Public school requires student athletes to wear tracking monitors to trace COVID

A public high school in Washington state is requiring some student-athletes and coaches to wear tracking devices on their wrists to trace COVID-19 during practices.

“It’s just one more thing they’re doing to the kids through this whole covid thing,” father of two students at Eatonville High School, Jason Ostendorf, told The News Tribune. “The vaccine, now be tracked when you’re at practice. Where does this end? I feel like this is an experiment on our kids to see how much we can put them through before they start breaking.”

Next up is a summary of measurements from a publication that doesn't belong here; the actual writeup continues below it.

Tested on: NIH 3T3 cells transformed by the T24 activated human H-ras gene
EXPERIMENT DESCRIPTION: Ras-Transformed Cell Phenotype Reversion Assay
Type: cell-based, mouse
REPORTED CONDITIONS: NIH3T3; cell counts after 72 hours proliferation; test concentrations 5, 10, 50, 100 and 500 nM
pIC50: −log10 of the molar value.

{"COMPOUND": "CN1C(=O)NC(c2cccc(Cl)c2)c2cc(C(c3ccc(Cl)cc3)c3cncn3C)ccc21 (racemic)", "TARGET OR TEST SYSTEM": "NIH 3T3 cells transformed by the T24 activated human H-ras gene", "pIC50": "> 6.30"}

The high school said that both vaccinated and unvaccinated athletes who play on teams with high contact and moderate indoor contact, such as volleyball, basketball and wrestling, are required to wear the devices. The tracking devices, which were paid for by federal funds, are worn during practice to trace the proximity of one player to others in the event of a positive coronavirus case.

“We received grant funding (known as ESSER III) that specifically included provisions to support higher-risk athletic programs, and we used some of those funds to pay for athletic proximity monitors,” the statement reads. “We are using these monitors for high contact and moderate indoor contact sports. The monitors are for both staff (coaches) and students on the field, regardless if they are vaccinated or unvaccinated. If a student or coach tests positive, we will have immediate information regarding athletes’ and coaches’ contacts, so we can more tightly determine who might need to quarantine.”

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